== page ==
Timex recently unveiled its Ironman One GPS+, a new sports watch that comes with a lot of the same features as a smartwatch — except it doesn’t need a phone to work.
Timex currently has the Ironman One GPS+ available for preorder through its website, but the company says it will go on sale sometime in November.
There are two major capabilities that differentiate Timex’s new wearable from other fitness trackers and smartwatches out there.
It has its own 3G radio for connecting the internet without tethering to your phone, and there’s also a built-in GPS for tracking your location. Using these features will probably give the Ironman One GPS+ about eight hours of battery life.
Timex announced its new $US400 sports watch back in August, but Business Insider got a closer look at it on Thursday.
The first thing that stood out was the watch’s crisp, clear screen that showed barely any signs of glare.
Although sunlight was pouring through giant loft windows from all sides, the watch’s display remained visible and bold. This is ideal for a sportswatch, since it should be designed to be worn outside.
That’s largely because Timex uses Qualcomm’s Mirasol display technology for the watch, which uses a small mirror to reflect light rather than emitting it.
The watch is capable of tracking your speed, distance, calories burned, cadence, and other statistics. It doesn’t, however, measure your activity in the background throughout the day like a Jawbone or Fitbit band would.
Right now, it’s meant to act as a tool when you work out so that you don’t have to bring your phone with you. This activity tracker-like functionality will probably come to the Ironman One GPS+ in a software update near the end of Q1 2015, Timex tells us.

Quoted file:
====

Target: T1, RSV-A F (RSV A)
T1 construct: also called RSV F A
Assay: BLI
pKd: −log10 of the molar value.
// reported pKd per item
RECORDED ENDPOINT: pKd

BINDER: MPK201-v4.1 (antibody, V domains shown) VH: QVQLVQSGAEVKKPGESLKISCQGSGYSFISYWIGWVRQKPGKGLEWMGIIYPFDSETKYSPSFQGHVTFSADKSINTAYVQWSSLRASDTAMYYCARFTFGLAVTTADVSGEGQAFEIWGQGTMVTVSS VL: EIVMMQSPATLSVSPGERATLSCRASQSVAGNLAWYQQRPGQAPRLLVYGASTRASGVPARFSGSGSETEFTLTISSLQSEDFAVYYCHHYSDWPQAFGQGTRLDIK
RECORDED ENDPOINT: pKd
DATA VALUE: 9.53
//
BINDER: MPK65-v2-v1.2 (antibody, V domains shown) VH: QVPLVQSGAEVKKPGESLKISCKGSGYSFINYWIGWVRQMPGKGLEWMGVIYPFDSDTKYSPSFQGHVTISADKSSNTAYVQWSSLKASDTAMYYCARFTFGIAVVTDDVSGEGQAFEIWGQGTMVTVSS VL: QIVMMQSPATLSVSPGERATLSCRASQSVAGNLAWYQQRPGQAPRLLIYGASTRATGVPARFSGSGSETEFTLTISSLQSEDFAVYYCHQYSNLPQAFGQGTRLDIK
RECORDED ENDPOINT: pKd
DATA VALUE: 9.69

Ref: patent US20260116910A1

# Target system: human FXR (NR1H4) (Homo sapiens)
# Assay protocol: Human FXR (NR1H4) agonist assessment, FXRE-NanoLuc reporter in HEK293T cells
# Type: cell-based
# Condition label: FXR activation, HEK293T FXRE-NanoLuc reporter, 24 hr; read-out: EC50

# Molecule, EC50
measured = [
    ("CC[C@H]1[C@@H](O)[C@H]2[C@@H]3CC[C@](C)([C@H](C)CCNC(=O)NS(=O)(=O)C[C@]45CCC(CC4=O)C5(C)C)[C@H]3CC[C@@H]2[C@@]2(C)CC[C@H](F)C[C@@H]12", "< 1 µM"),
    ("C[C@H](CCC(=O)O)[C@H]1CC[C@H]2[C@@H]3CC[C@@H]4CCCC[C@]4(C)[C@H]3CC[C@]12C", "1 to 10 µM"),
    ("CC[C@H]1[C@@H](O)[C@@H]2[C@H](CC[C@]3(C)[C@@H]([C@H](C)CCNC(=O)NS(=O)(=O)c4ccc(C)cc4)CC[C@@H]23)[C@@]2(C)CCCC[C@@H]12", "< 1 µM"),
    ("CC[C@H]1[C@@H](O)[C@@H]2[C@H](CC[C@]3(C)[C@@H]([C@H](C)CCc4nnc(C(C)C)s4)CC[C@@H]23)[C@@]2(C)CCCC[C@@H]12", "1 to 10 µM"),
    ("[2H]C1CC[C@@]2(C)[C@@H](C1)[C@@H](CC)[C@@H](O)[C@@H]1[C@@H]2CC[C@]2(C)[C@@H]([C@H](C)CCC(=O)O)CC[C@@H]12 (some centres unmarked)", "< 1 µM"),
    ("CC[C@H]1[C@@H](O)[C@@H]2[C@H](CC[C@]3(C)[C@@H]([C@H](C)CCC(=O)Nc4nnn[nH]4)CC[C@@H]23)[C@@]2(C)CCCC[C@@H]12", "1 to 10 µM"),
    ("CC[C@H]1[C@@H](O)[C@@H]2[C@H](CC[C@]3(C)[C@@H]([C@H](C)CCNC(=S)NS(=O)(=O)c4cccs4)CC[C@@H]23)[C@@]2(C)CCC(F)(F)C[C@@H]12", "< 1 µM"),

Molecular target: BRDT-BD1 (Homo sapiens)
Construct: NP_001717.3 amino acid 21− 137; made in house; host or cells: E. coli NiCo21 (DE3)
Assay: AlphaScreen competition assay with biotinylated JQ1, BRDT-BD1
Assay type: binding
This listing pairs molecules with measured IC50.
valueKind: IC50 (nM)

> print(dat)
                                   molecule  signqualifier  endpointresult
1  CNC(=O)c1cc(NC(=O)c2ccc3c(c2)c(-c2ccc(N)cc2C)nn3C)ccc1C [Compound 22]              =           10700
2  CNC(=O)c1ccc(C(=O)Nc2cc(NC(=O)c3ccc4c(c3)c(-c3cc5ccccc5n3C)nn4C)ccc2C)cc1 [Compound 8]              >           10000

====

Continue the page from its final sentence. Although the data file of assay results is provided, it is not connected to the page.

There’s 4GB of storage space on the watch for keeping music and storing messages, too. (You’ll need a pair of Bluetooth-enabled headphones to listen to that music, however.)
Although the watch works on AT&T’s network, don’t expect to use it for browsing the web — it’s not meant for that. Timex says the cellular functionality is largely intended for emergency situations. So, if you become injured or lost during a run, you can send a message to a preselected contact, or choose from a list of contacts. You can store up to 100 contacts on the watch and up to 10 per-written messages.
But there’s another scenario in which the watch’s cellular connectivity comes in handy, too. Since there’s a GPS built in, you can share your location with certain contacts. When you decide to share your location, the watch will send a message to whichever contact you choose with a link to a map where he or she can follow your running route.
While most smartwatch makers tend to emphasise that their wrist worn gadgets aren’t meant to replace your phone, Timex seems to be doing the opposite. Granted, its new Ironman watch won’t actually replace your phone in everyday practice — but Timex says you can leave your phone at home while you go out for a run.
The Ironman One GPS+ seems to include all the features avid runners would want in a sports watch: some storage space for keeping music on the device, plenty of different metrics for measuring performance, integration with fitness apps such as Strava and Runkeeper, and a crisp display you can see in sunlight. It’s also waterproof, so you can swim with it too without worrying about inflicting damage.
But $US400 is still a lot of cash to spend on something that isn’t really optimised to be part of your daily life. In fact, it’s probably the most expensive smartwatch to date. Both the Apple Watch and Neptune Pine cost $US350, while most other smartwatches fall in the $US150-$US250 price range. That makes the Ironman One GPS+ about twice as expensive as other smartwatches out there.
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